Mileage will obviously vary for adult viewers, but I imagine even the biggest detractors will have nice things to say about the animation. The character designs suffer the usual generic Disney humanisms – if it wasn’t for the (most welcome) cultural diversity, the majority of these guys could fit into the foregrounds of Tangled and Frozen – but the animation itself is top-notch stuff. Expressions and bodily movements walk a delicate line between wonderfully exaggerated/elastic and recognizably human. Except, of course, Baymax, whose shifty, wiggly robot motions are continuously adorable (I could watch his walk cycle for hours). The slapstick gags land with precision and the silly stuff doesn’t overwhelm the more rigid, physics-limited action sequences. The key word is ‘balance’ – balance between live-action conventions and the pure, unadulterated freedom that animation allows.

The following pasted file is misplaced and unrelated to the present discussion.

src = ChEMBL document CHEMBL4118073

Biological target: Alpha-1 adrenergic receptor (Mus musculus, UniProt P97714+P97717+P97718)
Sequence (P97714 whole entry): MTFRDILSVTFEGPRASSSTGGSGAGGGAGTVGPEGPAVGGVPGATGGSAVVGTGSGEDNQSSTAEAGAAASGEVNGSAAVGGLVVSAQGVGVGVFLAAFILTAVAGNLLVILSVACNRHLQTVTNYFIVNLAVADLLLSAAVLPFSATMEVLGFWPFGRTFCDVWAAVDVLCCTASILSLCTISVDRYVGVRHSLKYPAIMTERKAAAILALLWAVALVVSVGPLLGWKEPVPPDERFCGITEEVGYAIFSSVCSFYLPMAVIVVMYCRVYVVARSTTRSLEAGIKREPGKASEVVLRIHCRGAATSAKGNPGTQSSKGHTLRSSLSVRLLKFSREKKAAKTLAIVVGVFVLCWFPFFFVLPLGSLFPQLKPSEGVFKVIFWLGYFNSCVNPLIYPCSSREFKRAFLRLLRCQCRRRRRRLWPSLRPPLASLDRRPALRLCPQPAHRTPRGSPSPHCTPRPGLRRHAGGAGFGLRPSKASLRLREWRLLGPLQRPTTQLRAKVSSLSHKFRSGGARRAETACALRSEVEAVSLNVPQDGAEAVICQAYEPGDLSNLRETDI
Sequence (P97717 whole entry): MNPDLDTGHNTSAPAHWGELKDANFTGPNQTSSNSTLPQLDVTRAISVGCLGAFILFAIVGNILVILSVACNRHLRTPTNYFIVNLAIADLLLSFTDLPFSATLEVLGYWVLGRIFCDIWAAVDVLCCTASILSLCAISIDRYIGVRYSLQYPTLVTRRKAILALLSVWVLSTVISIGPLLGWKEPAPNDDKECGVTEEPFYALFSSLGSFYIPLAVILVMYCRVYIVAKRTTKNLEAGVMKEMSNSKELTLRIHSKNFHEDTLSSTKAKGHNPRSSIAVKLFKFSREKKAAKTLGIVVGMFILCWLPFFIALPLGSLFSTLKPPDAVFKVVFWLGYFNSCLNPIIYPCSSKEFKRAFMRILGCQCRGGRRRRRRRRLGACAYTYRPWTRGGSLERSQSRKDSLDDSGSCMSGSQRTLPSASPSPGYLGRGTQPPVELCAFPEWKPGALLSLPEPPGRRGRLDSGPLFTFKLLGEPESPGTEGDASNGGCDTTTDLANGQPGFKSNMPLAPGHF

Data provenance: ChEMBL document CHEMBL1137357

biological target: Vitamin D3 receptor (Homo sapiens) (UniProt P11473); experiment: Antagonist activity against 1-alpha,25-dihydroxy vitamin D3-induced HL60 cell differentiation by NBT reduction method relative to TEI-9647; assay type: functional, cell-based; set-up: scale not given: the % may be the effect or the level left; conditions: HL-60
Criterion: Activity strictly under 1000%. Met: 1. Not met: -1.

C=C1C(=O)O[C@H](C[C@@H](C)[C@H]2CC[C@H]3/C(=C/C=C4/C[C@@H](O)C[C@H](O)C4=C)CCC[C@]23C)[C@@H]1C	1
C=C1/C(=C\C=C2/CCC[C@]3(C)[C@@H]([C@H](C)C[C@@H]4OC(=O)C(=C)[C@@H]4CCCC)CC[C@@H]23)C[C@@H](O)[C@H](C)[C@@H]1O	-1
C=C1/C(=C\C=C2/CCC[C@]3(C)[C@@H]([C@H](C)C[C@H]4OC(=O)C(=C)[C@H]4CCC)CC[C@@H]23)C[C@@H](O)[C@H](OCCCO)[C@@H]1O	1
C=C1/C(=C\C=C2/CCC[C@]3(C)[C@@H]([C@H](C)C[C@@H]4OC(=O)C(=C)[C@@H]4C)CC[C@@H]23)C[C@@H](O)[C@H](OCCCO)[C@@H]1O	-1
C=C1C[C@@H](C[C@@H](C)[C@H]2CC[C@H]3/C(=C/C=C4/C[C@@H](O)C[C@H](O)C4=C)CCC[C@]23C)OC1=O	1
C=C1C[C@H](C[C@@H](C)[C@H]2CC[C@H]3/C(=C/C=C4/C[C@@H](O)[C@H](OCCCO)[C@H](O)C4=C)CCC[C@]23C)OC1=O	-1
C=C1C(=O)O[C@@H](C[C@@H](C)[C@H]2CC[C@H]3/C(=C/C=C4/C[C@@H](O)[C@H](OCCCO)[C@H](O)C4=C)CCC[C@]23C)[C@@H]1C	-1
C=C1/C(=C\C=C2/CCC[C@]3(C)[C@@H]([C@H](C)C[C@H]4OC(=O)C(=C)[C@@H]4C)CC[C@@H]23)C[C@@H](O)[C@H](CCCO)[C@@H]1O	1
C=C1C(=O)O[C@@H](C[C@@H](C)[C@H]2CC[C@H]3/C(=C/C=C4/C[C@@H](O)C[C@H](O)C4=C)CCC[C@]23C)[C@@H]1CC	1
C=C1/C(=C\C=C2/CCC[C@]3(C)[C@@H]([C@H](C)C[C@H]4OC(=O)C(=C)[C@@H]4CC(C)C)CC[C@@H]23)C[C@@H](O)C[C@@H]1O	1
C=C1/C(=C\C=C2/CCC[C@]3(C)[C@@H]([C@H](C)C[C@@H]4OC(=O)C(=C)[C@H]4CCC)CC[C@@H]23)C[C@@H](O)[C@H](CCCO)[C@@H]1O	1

Big Hero 6

Video


Big Hero 6 is yet another all-digital production that’s given plenty of love from Disney, not to mention space on a BD50. This 1080p, 2.40:1 2D Blu-ray (there has been no 3D release announced at this time) looks about as perfect and blemish-free as one would expect, given the movie’s price tag and the studio’s history with good-looking HD transfers. The standout bits are probably the heavily detailed, ‘ Blade Runner without the gloom’ cityscapes, which mix contrasting shadows/highlights with dramatic fog effects and neon hues. But the whole film is brimming with differentiated location types, each with their own fine textures, varying focal lengths, and dynamic colour schemes. I did notice some banding effects between softer, usually transitional shots, but no uptakes in digital noise or other compression effects, like edge haloes or cross-colouration. I imagine that the scenes of Hiro’s steely black microbots attacking our heroes en masse, in particular, would likely wreak havoc with clarity on a standard definition release.